Ingredients

For the pastry:

  • 170g unsalted butter
  • 190g plain flour
  • 2 tbsp caster sugar
  • 3-4 tbsp water cooled with ice cubes
  • Pinch salt
  • 1 egg, beaten
  • 1 tbsp coarse sugar such as demerara sugar

For the raspberry filling:

  • 50g almonds
  • 350g raspberries
  • 2 tbsp chopped sweet cicely (or try thyme or lavender – both work really well)
  • 2 tbsp plain flour
  • 3 tbsp caster sugar
  • 1 tsp butter chopped into cubes

Method

  1. Place the butter for the pastry in the freezer for about 30 minutes before making the dough.
  2. Line baking tray or sheet with baking paper.
  3. Blitz the almonds in food processor and set aside in a bowl.
  4. To make the pastry dough, combine the flour, salt and caster sugar in a food processor. Add the cold butter and mix until the butter is in pea-sized pieces. Add the water one tablespoon at a time until the dough is starting to come together, but still very crumbly. Check this by squeezing the crumbly mix together in your hands – if it stays together then your dough is ready for kneading. My pastry usually comes together after 3 tbsp.
  5. Tip the dough onto a lightly floured surface and knead slightly until it comes into a ball, but take care not to overwork it as you don’t want it to become too warm. Place it on a sheet of baking paper, pat down and roll to more of a disc shape and refrigerate for 2 hours. Pre-rolling it like this will make it a bit easier to roll out fully offer the dough has chilled instead of starting from a ball.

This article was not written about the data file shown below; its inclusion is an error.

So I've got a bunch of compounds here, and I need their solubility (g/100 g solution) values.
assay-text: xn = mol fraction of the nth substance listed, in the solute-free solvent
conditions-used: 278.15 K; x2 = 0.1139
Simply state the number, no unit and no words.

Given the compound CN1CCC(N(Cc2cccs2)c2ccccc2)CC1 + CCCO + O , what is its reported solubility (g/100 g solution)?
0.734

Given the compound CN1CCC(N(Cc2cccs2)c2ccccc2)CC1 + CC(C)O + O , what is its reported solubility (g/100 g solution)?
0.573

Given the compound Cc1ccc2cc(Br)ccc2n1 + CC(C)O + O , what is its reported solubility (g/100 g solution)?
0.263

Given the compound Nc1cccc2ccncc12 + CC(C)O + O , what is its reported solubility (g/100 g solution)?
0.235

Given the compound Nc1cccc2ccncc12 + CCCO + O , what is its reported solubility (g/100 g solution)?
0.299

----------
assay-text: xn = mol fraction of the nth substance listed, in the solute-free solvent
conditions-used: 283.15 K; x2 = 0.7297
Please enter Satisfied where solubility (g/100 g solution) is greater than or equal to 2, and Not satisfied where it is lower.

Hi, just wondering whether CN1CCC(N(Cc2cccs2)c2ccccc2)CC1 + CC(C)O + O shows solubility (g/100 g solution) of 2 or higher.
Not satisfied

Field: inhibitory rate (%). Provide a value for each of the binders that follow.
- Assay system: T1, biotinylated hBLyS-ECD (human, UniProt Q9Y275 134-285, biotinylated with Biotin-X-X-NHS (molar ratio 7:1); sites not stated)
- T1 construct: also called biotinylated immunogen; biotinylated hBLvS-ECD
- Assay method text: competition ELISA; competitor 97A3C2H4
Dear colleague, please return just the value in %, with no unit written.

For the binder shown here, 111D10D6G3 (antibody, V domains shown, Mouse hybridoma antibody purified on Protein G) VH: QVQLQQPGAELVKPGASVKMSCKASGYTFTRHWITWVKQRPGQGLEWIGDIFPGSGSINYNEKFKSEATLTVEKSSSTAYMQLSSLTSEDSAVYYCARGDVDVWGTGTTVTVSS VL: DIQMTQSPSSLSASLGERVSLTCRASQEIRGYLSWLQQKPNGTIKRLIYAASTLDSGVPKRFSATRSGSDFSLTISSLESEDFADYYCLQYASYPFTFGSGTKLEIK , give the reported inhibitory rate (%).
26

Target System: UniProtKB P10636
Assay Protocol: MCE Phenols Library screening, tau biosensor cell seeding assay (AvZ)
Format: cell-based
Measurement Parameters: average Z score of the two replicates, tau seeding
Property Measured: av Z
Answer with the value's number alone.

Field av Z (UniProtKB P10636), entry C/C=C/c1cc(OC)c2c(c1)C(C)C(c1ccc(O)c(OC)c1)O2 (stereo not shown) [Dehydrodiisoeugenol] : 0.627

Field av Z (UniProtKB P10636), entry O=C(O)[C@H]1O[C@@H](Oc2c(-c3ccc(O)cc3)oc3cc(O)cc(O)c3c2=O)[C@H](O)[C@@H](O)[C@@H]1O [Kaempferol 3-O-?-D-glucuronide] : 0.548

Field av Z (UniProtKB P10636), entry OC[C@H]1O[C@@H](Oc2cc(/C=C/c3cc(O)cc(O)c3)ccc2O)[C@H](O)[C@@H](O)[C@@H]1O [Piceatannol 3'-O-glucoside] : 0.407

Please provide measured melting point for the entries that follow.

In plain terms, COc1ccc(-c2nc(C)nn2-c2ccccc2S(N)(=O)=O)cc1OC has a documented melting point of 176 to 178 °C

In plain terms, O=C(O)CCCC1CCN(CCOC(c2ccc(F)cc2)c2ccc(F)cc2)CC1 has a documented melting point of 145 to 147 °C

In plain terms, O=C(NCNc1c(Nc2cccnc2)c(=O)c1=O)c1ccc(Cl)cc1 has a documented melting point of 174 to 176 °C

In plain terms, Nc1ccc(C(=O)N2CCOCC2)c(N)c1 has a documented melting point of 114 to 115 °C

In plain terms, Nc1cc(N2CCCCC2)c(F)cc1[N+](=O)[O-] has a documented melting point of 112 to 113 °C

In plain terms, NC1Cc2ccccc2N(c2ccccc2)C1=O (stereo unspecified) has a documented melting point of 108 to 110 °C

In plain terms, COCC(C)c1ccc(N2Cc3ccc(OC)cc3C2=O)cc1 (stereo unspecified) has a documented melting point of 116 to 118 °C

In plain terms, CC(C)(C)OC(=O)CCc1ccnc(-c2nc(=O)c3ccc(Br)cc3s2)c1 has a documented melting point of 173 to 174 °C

6. While the dough is chilling, prepare your raspberries. Combine the fruit with the sweet cicely (or your herbs of choice). Add in the caster sugar and allow to macerate until the dough is ready.
  7. After the 2 hours, get the pastry dough out of the fridge and roll out on the baking paper until it’s about 30cm in diameter, and about ½ cm thick. Don’t worry about the pastry cracking at the edges at this point because this is a rustic dish, but it also wont be as obvious when you fold the edges into the middle. Spread the flour over the pastry base and sprinkle over the chopped almonds. This will help to avoid the bottom getting soggy as the galette is cooking. Pour the raspberries into the middle of the pastry and spread to within just over 5cm of the edge. Fold the edges of the pastry over the edges of the raspberry filling to create your crust and pinch together any areas that look like they’re splitting especially at corners where filling can start to spill out. Dot the pieces of butter over the visible filling – this will make the fruit nice and glossy. Brush the pastry with the beaten egg and sprinkle with coarse sugar. Chill again for 20 minutes before baking.
  8. While the assembled galette is chilling, preheat oven to 180°C/160°C Fan/350°F/Gas Mark 4.
  9. Bake the galette in the middle of the oven for 45 minutes to 1 hour or until the filling is cooked and the pastry is golden.

As always let me know what you think of the recipe in the comments and if you have any questions don’t hesitate to get in touch – I love hearing from you!